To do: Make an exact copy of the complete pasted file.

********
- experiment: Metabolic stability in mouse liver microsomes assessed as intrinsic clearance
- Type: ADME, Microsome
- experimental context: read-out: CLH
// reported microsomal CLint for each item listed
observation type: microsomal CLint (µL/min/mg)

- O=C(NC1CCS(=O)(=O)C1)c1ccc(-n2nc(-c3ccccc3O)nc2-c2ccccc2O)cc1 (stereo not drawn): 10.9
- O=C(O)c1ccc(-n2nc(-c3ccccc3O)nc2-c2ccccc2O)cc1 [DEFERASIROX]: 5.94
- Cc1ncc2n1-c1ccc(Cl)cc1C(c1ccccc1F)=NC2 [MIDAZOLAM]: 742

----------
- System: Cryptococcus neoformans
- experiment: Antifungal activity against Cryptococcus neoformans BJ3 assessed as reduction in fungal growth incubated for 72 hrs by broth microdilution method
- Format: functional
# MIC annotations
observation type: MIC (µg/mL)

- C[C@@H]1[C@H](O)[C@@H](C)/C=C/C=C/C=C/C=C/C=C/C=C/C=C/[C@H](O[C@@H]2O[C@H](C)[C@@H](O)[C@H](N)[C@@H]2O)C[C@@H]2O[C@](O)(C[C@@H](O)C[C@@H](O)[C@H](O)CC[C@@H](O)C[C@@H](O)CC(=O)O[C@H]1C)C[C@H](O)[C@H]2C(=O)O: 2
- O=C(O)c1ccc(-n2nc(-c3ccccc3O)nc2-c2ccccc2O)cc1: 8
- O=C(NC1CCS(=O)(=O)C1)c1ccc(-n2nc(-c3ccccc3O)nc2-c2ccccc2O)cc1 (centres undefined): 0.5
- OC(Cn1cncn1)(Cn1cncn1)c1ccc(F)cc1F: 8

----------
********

- experiment: Metabolic stability in mouse liver microsomes assessed as intrinsic clearance
- Type: ADME, Microsome
- experimental context: read-out: CLH
// reported microsomal CLint for each item listed
observation type: microsomal CLint (µL/min/mg)

- O=C(NC1CCS(=O)(=O)C1)c1ccc(-n2nc(-c3ccccc3O)nc2-c2ccccc2O)cc1 (stereo not drawn): 10.9
- O=C(O)c1ccc(-n2nc(-c3ccccc3O)nc2-c2ccccc2O)cc1 [DEFERASIROX]: 5.94
- Cc1ncc2n1-c1ccc(Cl)cc1C(c1ccccc1F)=NC2 [MIDAZOLAM]: 742

----------
- System: Cryptococcus neoformans
- experiment: Antifungal activity against Cryptococcus neoformans BJ3 assessed as reduction in fungal growth incubated for 72 hrs by broth microdilution method
- Format: functional
# MIC annotations
observation type: MIC (µg/mL)

- C[C@@H]1[C@H](O)[C@@H](C)/C=C/C=C/C=C/C=C/C=C/C=C/C=C/[C@H](O[C@@H]2O[C@H](C)[C@@H](O)[C@H](N)[C@@H]2O)C[C@@H]2O[C@](O)(C[C@@H](O)C[C@@H](O)[C@H](O)CC[C@@H](O)C[C@@H](O)CC(=O)O[C@H]1C)C[C@H](O)[C@H]2C(=O)O: 2
- O=C(O)c1ccc(-n2nc(-c3ccccc3O)nc2-c2ccccc2O)cc1: 8
- O=C(NC1CCS(=O)(=O)C1)c1ccc(-n2nc(-c3ccccc3O)nc2-c2ccccc2O)cc1 (centres undefined): 0.5
- OC(Cn1cncn1)(Cn1cncn1)c1ccc(F)cc1F: 8

----------